it would provide software testers with an instant information source if problems are
encountered using the system.
1.3 Report Structure
Chapter 2 introduces the major factors which bias the measuring of image quality, as well as
listing the industry sources used to collect information. My opinions on the information
described is contained in Chapter 3. File formats are discussed in Chapter 4, in general terms
with examples from file formats. In Chapter 5 I follow-up the work from the previous chapters
by suggesting methods in which image quality could be measured whilst avoiding the bias
factors mentioned in Chapter 2. Chapter 6 is described below. Finally, in Chapter 7, I
conclude by evaluating the work I have done, the problems I have encountered, the areas of
future work which could be done, and a self-appraisal of my success in attaining the objectives
and aims and overall management of the project.
The technical documentation for the software component of this project is contained in
Chapter 6. This includes the design principles, structure of the application, problems
encountered and details of how they were overcome. Specific details on how to use the
application can be found in the on-line help system available through the software. An
evaluation of my success in writing this software is contained in Chapter 7, as are future
improvements which could be made. Appendix 2 contains the source code of the application
written by myself. The entire source code is not included, as a majority of the library low-level
functions were taken from the previously mentioned shareware packages.
A project plan, in the form of a Gantt Chart can be found in Appendix 1. This plan outlines the
initial plan at the offset of the project. The evaluation in Chapter 7 discusses how reality has
matched up to the plan.
Description Of Current Image Quality Measures
2 Description Of Current Image Quality Measures
In order to fully appreciate the requirements of an accurate file format measuring system, it is
important to have details on the following:
Current methods used in industry for performing image quality measurement.
An understanding of the formats available.
Implementation details of the main formats used in representing an image.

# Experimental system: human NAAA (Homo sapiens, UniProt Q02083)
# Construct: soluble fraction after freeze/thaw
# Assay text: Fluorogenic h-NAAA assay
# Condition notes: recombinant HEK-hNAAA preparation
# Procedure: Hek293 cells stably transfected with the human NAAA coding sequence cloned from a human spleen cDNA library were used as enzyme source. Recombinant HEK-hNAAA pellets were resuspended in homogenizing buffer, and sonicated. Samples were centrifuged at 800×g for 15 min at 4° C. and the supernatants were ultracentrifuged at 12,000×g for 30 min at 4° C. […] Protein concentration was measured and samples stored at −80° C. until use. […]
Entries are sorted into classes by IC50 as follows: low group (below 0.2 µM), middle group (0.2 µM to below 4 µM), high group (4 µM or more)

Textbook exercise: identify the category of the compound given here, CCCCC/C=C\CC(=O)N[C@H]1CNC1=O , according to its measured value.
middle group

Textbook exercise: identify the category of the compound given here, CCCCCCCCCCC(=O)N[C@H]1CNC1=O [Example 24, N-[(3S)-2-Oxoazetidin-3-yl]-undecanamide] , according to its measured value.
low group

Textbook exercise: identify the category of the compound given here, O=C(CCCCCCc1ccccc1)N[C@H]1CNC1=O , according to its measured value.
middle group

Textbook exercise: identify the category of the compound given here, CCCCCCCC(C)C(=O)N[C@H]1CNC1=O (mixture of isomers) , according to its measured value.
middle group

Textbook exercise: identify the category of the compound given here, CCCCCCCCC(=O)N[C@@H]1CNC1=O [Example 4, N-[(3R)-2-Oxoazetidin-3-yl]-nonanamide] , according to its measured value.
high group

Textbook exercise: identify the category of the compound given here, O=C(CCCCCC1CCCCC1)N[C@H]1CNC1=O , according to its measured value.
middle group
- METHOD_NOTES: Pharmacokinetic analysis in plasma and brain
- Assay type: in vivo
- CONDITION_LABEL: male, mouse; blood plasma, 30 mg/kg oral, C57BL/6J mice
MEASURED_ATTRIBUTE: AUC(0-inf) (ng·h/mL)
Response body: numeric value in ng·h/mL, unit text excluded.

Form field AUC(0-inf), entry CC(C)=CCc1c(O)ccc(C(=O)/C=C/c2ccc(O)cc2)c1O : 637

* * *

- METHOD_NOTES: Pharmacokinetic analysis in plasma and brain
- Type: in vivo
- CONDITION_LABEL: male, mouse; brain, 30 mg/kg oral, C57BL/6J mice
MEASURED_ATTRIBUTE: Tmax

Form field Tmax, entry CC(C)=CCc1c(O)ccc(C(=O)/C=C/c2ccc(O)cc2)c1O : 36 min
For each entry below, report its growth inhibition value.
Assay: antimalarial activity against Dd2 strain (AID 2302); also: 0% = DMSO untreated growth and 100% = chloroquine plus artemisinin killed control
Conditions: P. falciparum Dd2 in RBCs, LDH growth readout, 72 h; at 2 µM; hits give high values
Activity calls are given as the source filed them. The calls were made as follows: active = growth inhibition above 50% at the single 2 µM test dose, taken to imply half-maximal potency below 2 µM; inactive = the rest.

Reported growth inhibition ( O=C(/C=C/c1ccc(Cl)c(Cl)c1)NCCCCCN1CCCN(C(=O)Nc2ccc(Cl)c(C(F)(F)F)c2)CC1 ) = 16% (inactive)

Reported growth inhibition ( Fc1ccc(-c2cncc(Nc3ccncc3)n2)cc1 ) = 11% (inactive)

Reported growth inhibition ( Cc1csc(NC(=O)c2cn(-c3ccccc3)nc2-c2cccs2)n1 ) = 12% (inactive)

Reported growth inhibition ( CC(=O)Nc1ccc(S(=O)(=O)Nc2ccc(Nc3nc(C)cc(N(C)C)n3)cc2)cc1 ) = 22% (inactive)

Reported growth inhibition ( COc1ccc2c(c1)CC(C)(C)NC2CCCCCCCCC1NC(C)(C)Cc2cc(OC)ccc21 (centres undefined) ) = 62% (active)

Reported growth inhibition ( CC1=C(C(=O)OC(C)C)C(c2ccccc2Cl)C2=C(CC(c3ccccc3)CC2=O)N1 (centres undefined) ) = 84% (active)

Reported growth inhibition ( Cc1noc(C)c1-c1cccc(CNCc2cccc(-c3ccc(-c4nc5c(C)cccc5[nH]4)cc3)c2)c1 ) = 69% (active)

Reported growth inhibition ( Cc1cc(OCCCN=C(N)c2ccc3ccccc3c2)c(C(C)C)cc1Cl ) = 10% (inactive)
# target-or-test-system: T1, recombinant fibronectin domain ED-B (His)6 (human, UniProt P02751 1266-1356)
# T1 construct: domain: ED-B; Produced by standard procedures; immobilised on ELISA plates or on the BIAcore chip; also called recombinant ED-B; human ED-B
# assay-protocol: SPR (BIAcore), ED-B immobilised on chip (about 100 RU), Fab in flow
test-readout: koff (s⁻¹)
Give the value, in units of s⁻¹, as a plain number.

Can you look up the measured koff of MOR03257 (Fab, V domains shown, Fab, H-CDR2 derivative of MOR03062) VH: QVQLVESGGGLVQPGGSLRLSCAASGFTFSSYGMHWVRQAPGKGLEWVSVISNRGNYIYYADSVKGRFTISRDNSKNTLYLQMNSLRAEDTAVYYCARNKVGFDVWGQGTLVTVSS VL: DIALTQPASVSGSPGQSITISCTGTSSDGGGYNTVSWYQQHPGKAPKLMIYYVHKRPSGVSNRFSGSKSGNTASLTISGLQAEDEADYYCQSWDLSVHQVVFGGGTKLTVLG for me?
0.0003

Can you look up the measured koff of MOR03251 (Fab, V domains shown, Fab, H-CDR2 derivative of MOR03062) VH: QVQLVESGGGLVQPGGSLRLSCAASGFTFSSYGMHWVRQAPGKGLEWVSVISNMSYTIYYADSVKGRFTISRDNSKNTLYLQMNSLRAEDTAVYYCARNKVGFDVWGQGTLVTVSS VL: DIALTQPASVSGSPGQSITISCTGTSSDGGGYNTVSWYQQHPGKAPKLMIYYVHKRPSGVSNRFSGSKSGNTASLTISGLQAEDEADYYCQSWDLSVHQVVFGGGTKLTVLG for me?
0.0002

The latter two will be covered in the following Chapters. This Chapter is concerned with procedures used by organisations in industry which deal with the difficulty of file format selection.
The first thing to ask is why is it necessary to measure them so accurately? Looking at most images, one can usually tell which provides the best quality just by looking. The clear answer here relates to perception. One person looking at a set of images in different formats may think format A to be better than formats B or C because they can see the colour definition better. Another person may disagree on the grounds that B is of a higher resolution, and is therefore ‘better’. Yet another person could be colour blind, making the results even less accurate and reliable. This is the first problem encountered: each individual has his or her own unique perception. We cannot rely on a method whereby everyone involved could have differing opinions. This does not help judge formats scientifically and fairly. Many factors which are beyond our control affect the way we view image representations. Some of the more distinct ones include:
Equipment – Using a low-quality monitor with a poor graphics card which can only
display, say, 16 colours at 320×200 pixels will place an unfair disadvantage on all the
formats involved in the test. Most importantly, however, will be the effects on
formats which have the test image stored as 24-bit and in a resolution of 1024×768
(format A in this example) or higher. The scaling down of the colours to those
available will give undesirable results and is likely to result in an unsuitable display.
Now if the image was displayed again from a format which can only store 256 colours
at 640×480 pixels (format B), the down-sizing and down-sampling required is less
drastic and hence, the displayed image will be closer to the actual file stored
representation. This example would give the second format B a clear and unfair
disadvantage. If state-of-the-art equipment was available for the test, the results
would obviously be turned around with the 24-bit high resolution format A utilised to
the full with the lower standard format B distinguished as a poor format for high-
Description Of Current Image Quality Measures
Human Vision – Many people require man-made aids to help their vision nowadays.
As we all are unique, the vision quality we each possess varies widely. This means
that we cannot rely on our own vision to systematically judge image representations.
Many of the formats of today can produce qualities so high that the human eye cannot
appreciate the detail level. As an example, experiments have shown that humans can